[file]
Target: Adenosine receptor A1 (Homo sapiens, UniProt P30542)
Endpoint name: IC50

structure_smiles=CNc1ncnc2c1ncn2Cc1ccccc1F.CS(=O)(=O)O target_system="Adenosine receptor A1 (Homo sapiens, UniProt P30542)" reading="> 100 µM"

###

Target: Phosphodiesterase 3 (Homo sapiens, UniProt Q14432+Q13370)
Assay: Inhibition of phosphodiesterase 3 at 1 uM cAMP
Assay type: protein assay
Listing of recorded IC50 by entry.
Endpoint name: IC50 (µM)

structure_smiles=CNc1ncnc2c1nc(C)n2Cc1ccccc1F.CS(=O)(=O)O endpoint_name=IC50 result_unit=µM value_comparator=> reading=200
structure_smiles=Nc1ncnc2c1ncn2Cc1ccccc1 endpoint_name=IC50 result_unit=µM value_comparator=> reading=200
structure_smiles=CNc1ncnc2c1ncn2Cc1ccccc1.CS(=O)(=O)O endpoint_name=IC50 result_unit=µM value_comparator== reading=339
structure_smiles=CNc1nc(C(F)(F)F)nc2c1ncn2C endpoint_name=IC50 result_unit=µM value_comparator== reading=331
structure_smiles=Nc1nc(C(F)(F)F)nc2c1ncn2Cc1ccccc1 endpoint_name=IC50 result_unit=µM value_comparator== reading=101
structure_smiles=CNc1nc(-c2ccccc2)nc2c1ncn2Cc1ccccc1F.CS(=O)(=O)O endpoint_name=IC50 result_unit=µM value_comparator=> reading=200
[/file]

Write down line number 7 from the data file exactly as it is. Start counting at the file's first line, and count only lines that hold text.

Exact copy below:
Assay type: protein assay